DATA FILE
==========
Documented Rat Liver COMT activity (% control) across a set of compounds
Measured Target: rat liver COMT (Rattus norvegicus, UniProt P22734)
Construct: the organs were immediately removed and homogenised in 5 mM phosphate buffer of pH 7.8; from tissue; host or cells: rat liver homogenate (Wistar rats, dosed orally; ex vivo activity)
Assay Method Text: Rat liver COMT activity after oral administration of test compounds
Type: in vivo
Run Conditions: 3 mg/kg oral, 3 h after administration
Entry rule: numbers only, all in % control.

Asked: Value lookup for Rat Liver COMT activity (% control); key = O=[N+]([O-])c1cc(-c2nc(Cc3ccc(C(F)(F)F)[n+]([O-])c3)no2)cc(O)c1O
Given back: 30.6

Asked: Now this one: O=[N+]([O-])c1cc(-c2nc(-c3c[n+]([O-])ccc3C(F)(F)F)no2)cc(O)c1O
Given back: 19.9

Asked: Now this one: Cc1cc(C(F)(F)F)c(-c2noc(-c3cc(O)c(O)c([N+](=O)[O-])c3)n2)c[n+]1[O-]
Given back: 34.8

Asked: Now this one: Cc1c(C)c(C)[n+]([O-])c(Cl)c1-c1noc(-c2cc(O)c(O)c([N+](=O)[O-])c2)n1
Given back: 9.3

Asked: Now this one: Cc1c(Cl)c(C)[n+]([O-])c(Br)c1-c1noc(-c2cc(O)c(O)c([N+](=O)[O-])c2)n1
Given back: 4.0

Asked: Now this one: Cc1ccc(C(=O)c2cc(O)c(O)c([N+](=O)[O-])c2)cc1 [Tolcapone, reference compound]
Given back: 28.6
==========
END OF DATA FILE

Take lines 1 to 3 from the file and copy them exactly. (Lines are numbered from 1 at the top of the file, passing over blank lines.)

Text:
Documented Rat Liver COMT activity (% control) across a set of compounds
Measured Target: rat liver COMT (Rattus norvegicus, UniProt P22734)
Construct: the organs were immediately removed and homogenised in 5 mM phosphate buffer of pH 7.8; from tissue; host or cells: rat liver homogenate (Wistar rats, dosed orally; ex vivo activity)